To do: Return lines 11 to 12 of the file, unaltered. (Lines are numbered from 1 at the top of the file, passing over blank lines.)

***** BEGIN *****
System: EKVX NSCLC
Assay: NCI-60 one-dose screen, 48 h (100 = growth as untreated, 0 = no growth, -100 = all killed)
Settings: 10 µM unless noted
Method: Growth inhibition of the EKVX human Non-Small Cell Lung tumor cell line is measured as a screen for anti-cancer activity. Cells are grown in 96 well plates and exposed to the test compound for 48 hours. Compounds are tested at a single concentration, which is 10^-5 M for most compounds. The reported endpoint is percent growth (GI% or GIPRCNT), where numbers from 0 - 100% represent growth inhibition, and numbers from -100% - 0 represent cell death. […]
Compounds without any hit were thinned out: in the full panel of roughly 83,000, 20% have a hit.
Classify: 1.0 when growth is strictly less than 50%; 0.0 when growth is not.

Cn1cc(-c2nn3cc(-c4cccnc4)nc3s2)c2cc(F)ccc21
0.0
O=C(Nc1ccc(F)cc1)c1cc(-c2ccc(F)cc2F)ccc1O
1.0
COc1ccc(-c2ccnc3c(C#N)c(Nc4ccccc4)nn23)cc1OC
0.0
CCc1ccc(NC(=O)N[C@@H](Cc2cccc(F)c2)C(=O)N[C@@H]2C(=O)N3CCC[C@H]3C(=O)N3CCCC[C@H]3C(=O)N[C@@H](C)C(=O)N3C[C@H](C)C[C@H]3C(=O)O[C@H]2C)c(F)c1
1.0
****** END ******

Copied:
COc1ccc(-c2ccnc3c(C#N)c(Nc4ccccc4)nn23)cc1OC
0.0